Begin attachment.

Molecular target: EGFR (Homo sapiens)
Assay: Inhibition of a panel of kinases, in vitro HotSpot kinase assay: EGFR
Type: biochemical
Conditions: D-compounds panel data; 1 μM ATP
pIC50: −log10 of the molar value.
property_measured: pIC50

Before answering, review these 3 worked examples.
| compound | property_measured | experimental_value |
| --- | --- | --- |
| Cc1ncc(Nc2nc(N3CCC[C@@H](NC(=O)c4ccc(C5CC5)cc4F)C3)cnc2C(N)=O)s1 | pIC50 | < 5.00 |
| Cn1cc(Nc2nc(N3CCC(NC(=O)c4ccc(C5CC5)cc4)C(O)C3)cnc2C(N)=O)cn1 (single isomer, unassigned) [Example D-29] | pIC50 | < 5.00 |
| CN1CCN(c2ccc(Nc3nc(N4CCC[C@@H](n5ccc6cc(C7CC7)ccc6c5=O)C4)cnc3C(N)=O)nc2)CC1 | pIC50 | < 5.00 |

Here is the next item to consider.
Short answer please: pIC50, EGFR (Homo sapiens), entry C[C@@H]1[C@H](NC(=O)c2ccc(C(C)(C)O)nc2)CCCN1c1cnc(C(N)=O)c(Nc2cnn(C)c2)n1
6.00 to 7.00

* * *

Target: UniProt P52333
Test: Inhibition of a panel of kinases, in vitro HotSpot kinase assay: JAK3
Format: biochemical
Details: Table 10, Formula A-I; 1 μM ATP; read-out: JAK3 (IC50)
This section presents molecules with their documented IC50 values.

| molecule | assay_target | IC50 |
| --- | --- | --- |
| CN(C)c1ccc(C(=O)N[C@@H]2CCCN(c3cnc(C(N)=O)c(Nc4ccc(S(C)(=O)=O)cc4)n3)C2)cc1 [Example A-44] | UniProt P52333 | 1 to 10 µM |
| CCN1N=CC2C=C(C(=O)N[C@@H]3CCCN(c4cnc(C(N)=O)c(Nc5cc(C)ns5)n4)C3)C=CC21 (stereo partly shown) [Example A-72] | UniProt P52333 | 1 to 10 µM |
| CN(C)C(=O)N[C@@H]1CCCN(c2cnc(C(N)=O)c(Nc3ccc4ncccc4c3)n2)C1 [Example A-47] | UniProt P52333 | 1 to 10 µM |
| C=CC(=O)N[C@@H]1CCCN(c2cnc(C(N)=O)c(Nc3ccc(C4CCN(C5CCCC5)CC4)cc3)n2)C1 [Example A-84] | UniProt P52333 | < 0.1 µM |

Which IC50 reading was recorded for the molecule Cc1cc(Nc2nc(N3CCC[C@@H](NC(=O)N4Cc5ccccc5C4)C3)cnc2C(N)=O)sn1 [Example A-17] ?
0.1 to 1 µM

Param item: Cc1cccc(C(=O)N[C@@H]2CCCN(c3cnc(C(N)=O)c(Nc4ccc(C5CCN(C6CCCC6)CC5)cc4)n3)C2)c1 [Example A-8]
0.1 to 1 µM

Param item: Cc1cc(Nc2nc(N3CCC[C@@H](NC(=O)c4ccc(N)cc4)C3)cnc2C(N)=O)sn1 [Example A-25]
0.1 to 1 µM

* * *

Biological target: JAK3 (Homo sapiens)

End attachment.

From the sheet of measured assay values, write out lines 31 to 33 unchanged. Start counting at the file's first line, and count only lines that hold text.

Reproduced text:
0.1 to 1 µM

Param item: Cc1cc(Nc2nc(N3CCC[C@@H](NC(=O)c4ccc(N)cc4)C3)cnc2C(N)=O)sn1 [Example A-25]
0.1 to 1 µM